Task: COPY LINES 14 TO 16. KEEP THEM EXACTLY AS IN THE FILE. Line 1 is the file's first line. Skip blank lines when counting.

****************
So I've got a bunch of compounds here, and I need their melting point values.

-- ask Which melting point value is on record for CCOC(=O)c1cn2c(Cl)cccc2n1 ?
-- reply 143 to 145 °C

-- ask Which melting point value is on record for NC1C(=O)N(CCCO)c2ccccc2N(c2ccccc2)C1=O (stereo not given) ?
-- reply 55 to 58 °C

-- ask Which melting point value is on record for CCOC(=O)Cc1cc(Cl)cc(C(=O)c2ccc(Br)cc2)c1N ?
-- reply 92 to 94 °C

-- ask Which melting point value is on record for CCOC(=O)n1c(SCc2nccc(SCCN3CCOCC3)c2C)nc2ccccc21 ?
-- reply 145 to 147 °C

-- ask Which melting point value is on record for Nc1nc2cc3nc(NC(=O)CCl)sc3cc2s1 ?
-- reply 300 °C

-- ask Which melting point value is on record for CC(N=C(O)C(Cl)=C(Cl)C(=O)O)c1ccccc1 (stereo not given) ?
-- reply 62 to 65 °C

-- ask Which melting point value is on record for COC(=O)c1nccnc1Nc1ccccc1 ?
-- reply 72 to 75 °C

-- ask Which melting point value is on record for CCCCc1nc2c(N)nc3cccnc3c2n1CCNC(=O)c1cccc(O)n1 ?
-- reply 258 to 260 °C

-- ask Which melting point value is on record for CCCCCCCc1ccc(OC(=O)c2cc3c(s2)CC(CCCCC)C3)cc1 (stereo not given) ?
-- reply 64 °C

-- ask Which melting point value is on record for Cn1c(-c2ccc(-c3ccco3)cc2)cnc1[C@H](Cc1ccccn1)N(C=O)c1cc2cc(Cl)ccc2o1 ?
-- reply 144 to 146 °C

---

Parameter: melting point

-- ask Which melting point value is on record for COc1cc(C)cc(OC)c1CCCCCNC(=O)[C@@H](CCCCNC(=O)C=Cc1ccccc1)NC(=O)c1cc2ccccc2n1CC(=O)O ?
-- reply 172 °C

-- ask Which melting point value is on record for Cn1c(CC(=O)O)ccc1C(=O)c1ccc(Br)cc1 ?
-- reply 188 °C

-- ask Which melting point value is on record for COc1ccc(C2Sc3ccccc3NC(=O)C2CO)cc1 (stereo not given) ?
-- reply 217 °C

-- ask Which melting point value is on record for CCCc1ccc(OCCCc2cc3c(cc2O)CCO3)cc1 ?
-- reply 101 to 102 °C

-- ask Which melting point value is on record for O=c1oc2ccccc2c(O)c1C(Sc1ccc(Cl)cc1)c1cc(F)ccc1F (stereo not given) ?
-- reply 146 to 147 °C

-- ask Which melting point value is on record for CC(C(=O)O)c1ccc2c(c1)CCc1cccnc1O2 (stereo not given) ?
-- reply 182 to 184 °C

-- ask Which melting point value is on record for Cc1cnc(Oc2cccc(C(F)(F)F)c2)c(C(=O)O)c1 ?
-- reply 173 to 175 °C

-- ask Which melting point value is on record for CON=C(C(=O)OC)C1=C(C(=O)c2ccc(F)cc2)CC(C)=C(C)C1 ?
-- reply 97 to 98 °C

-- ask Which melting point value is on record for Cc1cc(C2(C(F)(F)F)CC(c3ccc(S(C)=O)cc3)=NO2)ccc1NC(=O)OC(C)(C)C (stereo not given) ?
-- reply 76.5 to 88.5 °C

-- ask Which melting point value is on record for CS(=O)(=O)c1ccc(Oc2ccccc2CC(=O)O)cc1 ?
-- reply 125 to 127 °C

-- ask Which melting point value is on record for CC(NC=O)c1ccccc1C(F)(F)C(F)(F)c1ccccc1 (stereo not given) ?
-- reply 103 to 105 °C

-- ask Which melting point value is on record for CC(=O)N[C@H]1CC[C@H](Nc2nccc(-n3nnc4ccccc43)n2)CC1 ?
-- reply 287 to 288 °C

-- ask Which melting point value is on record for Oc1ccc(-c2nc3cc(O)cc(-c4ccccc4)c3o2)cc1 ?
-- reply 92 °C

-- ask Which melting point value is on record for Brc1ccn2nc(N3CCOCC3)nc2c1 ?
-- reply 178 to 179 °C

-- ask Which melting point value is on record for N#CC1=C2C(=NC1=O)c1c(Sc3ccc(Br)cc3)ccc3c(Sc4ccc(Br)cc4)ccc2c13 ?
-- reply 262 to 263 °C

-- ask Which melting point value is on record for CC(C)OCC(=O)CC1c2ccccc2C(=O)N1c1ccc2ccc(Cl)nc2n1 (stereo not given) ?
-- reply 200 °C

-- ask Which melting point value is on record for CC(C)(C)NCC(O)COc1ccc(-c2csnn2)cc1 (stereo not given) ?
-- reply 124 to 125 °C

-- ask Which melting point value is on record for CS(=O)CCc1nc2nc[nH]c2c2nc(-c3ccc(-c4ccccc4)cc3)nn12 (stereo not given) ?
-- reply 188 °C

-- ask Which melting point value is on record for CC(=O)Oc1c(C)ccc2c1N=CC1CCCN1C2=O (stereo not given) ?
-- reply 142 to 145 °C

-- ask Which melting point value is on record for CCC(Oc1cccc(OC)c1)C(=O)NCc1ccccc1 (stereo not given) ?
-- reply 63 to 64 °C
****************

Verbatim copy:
-- ask Which melting point value is on record for COC(=O)c1nccnc1Nc1ccccc1 ?
-- reply 72 to 75 °C

-- ask Which melting point value is on record for CCCCc1nc2c(N)nc3cccnc3c2n1CCNC(=O)c1cccc(O)n1 ?